New and inexperienced players might understandably consider calling to be a simple part of the game in that it’s a less urgent and therefore less interesting alternative to raising. However, this would be a serious underestimation, and the so-called Flat call is a perfect example as to why.
When a player is said to have flat called – also known as ‘flatting’ or ‘smooth calling’ – it means in most cases that they have elected ‘just’ to call when they would have been quite justified in raising instead. The point of describing this specific type of call as smooth calling and so on is to emphasise the fact that a raise would generally be expected in that situation, so only calling could be considered as an atypical move.
A common example of flat calling is when a player flops a strong hand but, instead of responding to a bet by raising – as many would do with a powerful hand – chooses to slowplay with just a call. The idea is usually to invite an opponent to continue being aggressive with a view to allowing them to commit further before hitting them with a big raise.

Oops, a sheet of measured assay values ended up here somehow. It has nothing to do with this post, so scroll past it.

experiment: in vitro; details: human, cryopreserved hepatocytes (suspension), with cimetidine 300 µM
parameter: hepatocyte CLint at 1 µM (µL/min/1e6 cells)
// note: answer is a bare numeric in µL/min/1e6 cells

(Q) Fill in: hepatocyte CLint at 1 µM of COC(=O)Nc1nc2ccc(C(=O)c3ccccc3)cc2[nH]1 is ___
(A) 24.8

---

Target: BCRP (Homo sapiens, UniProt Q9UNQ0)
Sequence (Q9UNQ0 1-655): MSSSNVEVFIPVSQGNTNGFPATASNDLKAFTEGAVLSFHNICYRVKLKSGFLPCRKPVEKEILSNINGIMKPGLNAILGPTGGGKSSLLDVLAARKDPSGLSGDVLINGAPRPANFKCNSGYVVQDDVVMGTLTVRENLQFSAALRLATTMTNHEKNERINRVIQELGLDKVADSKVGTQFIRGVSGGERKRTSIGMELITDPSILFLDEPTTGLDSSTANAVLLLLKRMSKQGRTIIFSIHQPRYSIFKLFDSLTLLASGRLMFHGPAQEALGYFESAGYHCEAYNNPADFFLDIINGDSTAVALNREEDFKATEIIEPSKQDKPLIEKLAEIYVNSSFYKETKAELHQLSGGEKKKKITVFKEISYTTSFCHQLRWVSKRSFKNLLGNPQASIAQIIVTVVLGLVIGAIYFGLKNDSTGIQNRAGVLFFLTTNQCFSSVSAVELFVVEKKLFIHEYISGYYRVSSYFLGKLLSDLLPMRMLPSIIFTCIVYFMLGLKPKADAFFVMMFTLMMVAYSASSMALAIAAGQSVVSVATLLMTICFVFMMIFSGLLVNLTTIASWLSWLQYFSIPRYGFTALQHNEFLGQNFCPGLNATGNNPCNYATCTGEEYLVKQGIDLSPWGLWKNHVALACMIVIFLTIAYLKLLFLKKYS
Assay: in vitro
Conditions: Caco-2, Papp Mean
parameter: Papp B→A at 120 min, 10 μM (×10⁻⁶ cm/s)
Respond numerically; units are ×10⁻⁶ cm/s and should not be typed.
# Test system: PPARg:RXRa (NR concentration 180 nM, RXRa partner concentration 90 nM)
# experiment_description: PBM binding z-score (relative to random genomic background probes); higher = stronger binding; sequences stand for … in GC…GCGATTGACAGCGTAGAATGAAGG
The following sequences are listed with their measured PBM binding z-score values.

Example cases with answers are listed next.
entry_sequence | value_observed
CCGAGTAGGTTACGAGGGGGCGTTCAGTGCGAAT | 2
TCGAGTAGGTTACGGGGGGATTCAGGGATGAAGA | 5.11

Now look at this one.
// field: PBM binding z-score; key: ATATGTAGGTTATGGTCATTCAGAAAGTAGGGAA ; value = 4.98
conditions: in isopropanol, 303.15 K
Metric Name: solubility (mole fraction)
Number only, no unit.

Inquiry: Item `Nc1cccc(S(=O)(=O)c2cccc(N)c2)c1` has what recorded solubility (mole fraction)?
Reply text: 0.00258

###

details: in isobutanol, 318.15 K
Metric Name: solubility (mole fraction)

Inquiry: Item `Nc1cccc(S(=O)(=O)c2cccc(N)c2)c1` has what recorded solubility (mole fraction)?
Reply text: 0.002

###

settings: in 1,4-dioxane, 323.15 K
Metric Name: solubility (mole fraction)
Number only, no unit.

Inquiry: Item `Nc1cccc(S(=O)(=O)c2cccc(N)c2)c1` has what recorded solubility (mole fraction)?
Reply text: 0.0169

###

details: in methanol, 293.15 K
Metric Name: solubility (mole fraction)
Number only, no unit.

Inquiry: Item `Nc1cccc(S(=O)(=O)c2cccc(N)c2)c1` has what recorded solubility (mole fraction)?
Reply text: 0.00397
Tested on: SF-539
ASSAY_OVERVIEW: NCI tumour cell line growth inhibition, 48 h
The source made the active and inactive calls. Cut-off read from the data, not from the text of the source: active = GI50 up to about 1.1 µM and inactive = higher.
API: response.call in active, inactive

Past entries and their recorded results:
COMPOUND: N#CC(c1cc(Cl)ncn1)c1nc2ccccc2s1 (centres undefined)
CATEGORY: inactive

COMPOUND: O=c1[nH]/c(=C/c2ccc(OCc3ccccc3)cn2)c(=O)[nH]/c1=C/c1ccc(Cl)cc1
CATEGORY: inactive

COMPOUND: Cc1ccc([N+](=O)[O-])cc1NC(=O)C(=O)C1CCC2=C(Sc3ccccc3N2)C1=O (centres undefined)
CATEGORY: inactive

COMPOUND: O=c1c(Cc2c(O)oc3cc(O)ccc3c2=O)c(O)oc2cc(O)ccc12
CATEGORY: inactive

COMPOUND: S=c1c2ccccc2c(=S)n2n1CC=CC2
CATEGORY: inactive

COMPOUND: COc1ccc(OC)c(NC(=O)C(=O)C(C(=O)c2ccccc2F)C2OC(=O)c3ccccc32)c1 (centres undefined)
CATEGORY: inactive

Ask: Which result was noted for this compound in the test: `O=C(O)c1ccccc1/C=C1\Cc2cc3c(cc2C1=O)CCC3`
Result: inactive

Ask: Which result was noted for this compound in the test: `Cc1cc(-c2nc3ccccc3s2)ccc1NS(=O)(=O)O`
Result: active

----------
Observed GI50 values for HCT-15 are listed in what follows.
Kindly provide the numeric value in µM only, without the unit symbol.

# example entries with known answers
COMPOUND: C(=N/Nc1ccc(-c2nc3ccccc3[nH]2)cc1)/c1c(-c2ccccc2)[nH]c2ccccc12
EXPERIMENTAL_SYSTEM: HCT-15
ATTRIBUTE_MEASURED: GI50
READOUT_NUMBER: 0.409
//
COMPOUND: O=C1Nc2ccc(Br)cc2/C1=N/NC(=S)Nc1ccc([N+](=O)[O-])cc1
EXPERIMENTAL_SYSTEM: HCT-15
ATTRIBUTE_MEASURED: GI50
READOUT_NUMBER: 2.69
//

An advantage of flat calling is knowing you’re strong, yet your opponent remains in the dark or cannot easily evaluate the situation. A call on the Flop or Turn, for example, could be interpreted as signaling a weak hand or, in contrast, a sign of strength.
Those players who are particularly tight might flat call without necessarily having a grand plan that means suddenly piling on the pressure on the next street, rather they are the kind of player who does not want to take risks even with a good hand, but are happy to keep calling against hands they believe to be weaker than their own.